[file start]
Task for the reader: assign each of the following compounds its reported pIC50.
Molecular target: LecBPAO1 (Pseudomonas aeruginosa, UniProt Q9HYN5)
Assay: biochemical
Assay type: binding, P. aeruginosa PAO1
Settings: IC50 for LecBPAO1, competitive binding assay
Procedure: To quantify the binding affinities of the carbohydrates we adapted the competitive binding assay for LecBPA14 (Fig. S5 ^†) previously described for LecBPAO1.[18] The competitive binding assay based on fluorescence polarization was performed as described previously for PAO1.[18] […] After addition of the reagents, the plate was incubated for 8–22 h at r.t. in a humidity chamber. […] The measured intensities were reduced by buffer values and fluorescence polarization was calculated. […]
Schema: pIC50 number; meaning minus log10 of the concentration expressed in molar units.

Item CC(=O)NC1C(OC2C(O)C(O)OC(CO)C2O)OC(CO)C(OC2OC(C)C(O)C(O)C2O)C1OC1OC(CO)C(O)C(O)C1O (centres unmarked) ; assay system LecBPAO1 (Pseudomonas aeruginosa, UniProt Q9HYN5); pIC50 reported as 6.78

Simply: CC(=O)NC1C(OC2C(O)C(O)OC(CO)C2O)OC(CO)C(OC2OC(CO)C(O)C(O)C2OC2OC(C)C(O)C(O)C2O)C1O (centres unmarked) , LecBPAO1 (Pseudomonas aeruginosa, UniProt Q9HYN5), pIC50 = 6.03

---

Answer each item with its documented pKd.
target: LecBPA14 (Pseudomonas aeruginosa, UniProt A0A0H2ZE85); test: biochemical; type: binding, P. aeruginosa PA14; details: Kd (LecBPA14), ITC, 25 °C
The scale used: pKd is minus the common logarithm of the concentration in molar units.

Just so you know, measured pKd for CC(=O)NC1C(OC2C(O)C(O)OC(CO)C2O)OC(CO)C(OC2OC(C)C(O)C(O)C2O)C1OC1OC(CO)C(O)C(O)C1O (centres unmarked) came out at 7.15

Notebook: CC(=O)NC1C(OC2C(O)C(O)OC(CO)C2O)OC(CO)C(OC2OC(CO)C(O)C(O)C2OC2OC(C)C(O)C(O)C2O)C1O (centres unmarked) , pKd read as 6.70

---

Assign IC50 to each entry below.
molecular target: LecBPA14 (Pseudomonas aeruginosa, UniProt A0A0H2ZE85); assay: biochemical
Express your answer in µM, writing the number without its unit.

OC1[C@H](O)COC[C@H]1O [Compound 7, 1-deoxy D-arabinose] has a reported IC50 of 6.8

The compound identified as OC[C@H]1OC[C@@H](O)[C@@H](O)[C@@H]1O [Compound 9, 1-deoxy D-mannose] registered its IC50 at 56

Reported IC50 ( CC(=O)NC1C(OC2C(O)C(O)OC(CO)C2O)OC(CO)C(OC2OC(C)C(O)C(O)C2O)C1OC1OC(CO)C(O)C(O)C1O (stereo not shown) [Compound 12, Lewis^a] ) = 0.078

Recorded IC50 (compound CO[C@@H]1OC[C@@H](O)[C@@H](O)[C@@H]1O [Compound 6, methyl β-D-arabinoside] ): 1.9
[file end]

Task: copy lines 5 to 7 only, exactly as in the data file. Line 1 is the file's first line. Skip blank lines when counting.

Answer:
Settings: IC50 for LecBPAO1, competitive binding assay
Procedure: To quantify the binding affinities of the carbohydrates we adapted the competitive binding assay for LecBPA14 (Fig. S5 ^†) previously described for LecBPAO1.[18] The competitive binding assay based on fluorescence polarization was performed as described previously for PAO1.[18] […] After addition of the reagents, the plate was incubated for 8–22 h at r.t. in a humidity chamber. […] The measured intensities were reduced by buffer values and fluorescence polarization was calculated. […]
Schema: pIC50 number; meaning minus log10 of the concentration expressed in molar units.